Heather Nedohin calls on sweepers Jessica Mair (left) and Laine Peters in Sunday's final of the Prestige Hotels Curling Classic Sunday at the Vernon Curling Club.

Heather Nedohin calls on sweepers Jessica Mair (left) and Laine Peters in Sunday's final of the Prestige Hotels Curling Classic Sunday at the Vernon Curling Club.

Nedohin takes long route to Classic crown

Heather Nedohin's Edmonton rink claims Prestige Hotels Curling Classic Sunday at Vernon Curling Club.

Heather Nedohin should have her voice back for Thanksgiving dinner.

The 37-year-old Edmonton skip and mother of two could barely talk after playing 10 games in the $35,000 Prestige Hotels Curling Classic at the Vernon Curling Club.

Nedohin iced 21-year-old Anna Sidorova of Moscow 8-2 in the women’s final Sunday afternoon, pocketing $9,000.

“Typically, it means we’ve had lot of games and made lots of good shots,” chuckled Nedohin, asked if going hoarse was a good thing.

“We came here to work on a couple different aspects of our game based on adding our fifth (Amy Nixon) into the lineup. We did that and then we got a better read of the ice.”

Nedohin, who won a bronze medal at last year’s worlds in Lethbridge after winning the Scotties Tournament of Hearts in Red Deer, was supported by third Beth Iskiw and a front end of Jessica Mair and Laine Peters.

The Canadian champions put up three points in the third and fifth ends to stop the Russians, who posted their best-ever finish in Vernon, taking home $6,500.

“I’m not surprised,” said Nedohin, of Russia’s showing. “I think all teams, in preparation for 2014 (Olympics in Sochi, Russia), are sending their best and training hard and focussing on everything. As you can see who made the final eight, there are a lot of international teams in preparation mode for 2014.”

Sidorova was a late addition to Team Russia for the 2010 Vancouver Olympics. For their fifth match, against the USA, and the sixth match, against Switzerland, Sidorova replaced Ludmila Privivkova as skip. She also replaced Privivkova in Game 8 against China. Sidorova thus became the youngest skip at the Games.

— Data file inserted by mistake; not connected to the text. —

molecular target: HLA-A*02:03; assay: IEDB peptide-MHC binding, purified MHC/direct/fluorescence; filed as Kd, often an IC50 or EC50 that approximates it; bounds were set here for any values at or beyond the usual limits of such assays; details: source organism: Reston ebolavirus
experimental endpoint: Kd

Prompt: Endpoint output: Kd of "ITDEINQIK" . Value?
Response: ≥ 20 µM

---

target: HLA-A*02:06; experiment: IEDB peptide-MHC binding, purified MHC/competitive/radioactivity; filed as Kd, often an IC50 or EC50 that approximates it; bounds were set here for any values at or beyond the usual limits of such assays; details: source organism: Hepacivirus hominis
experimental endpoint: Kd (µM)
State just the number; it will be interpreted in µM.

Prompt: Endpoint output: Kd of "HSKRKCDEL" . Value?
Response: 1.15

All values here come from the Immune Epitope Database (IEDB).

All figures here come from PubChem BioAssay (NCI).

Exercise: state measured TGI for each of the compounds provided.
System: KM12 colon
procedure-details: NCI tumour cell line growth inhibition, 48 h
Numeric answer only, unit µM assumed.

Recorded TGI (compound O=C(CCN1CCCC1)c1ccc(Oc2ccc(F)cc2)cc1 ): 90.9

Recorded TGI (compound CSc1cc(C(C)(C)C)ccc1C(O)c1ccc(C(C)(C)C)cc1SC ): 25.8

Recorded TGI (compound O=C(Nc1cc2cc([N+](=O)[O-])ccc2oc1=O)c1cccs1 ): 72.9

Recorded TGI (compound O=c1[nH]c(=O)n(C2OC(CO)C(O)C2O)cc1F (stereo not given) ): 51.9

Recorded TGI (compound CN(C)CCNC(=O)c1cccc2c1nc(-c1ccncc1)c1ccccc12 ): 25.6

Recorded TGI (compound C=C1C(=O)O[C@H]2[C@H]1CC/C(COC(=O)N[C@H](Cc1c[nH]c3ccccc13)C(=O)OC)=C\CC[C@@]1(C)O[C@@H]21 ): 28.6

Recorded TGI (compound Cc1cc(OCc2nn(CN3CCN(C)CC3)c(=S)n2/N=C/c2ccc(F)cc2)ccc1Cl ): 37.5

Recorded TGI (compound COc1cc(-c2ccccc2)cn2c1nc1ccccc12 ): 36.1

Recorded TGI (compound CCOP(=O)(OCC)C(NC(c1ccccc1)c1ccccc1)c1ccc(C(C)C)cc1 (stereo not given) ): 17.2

“We are pretty glad that we are second because it’s a very strong tournament,” said Sidorova, in her final university year of studying public relations. “Before this one (Edmonton Saville Shootout), we played not so good so we are getting better and better. So, it feels really good.”

The Russians, who had Privivkova at third, Margarita Fomina at second and Ekatrina Galkina at lead, headed back to Moscow Tuesday and will then play a cashspiel in Switzerland before returning to Canada for events in Red Deer and Brantford.

Asked if representing her country in the Sochi Olympics was the plan, Sidorova smiled and replied: “For sure, we would like to medal and the main goal is gold.”

Nedohin, meanwhile, took the tourist route to the finals, winning eight of 10 games after losing preliminary games to former teammate Kristie Moore of Calgary and Valerie Sweeting of Edmonton.

Nedohin brushed back Renee Sonenberg of Grande Prairie 6-4, while Sidorova toppled Shannon Kleibrink of Calgary 6-4 in Sunday’s semifinals.

Kleibrink, whose rink won the classic last year (with her on leave after cancer surgery) and 2008, and Sonneberg each collected $5,000.

In the quarterfinals of the 32-rink affair, Sidorova stopped Crystal Webster of Calgary 8-2, Kleibrink bounced Satsuki Fujisawa of Japan 8-2, Sonnenberg outlasted Mirjam Ott of Switzerland 7-5 and Nedohin brushed off Sweeting 7-1.

The losing quarterfinalists each collected $3,000.

Nedohin is married to David Nedohin, who won four Canadian championships and three world titles throwing fourth stones for Randy Ferbey.